"Many low- and middle-income countries lack the resources to tackle lead poisoning. Here’s how two countries did it."
"NEW YORK CITY — In 1988, turmeric producers in Bangladesh had a problem. The country sits on the world’s largest delta, where three rivers empty into the Bay of Bengal, flooding annually and leaving behind rich soils that farmers depend on. That year, all three rivers reached their peaks within a matter of days, creating a deluge that submerged three quarters of the country and killed at least 2,000 people.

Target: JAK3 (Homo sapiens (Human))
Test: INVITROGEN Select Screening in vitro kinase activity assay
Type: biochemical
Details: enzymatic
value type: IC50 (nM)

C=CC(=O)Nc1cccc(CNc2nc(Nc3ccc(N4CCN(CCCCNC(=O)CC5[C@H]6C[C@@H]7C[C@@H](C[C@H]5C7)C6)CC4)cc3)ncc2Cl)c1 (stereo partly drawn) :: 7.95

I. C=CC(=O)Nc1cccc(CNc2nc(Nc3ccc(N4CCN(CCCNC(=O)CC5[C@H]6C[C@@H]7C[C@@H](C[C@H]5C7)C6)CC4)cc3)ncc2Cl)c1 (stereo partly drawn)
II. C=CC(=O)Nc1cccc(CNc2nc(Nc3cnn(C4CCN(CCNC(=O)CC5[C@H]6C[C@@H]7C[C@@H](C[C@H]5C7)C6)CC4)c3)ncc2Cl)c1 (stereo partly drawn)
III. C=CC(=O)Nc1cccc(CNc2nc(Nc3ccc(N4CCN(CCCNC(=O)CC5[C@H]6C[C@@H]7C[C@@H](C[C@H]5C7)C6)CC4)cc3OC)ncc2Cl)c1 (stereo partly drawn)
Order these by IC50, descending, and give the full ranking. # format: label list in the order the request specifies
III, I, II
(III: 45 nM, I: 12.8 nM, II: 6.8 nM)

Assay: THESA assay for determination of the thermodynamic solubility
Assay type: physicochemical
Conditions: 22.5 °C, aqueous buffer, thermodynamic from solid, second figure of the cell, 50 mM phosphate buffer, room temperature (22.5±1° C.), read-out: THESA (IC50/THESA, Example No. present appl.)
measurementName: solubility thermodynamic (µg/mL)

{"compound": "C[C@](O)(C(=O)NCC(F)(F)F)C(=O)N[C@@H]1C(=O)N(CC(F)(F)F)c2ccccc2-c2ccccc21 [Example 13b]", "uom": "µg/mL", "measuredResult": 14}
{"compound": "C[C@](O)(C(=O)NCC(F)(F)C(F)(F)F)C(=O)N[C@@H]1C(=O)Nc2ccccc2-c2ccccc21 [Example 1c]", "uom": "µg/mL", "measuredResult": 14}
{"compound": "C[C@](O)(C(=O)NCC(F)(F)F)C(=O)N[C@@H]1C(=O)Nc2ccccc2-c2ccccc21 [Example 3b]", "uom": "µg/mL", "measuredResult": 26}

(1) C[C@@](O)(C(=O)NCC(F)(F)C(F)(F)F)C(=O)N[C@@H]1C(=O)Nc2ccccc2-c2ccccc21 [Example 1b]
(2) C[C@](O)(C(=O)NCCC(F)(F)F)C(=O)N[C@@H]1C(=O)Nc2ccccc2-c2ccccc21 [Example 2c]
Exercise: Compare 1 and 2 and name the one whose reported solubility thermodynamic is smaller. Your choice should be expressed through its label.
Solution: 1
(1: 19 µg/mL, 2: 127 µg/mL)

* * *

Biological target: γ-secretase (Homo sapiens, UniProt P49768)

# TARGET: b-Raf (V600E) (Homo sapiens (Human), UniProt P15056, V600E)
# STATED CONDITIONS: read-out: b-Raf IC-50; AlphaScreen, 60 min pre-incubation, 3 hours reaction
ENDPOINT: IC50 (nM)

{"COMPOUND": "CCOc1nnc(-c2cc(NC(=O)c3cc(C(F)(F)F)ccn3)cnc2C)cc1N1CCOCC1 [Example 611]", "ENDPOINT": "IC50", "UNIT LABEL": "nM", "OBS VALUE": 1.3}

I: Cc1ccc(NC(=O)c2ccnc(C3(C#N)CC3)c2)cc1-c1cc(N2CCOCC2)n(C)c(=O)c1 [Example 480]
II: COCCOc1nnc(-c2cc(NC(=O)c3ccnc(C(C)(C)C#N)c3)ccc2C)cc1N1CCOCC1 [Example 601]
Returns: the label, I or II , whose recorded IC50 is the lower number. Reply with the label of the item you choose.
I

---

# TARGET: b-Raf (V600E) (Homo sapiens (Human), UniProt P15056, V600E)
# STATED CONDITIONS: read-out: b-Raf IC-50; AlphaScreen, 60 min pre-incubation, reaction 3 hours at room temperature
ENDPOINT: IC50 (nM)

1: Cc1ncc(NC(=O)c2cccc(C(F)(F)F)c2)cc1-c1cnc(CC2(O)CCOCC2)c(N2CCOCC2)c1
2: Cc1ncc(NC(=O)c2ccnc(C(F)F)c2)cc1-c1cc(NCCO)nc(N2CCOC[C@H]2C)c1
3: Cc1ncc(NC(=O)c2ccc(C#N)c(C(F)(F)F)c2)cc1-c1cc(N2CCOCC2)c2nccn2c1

When the floods subsided, farmers found black and soggy turmeric roots — unappealing to prospective buyers, even if the raw spice remained intact.
Turmeric polishers, who prepare the roots for sale, found a solution: a quick polish to smooth the exterior then a dusting of a yellow pigment to enhance the natural color.
They didn’t know the powder was poison. They were adding lead chromate, a toxic material used in paints and plastics for its yellow hue. The practice persisted for decades until research collaborators from Bangladesh and the United States uncovered the problem."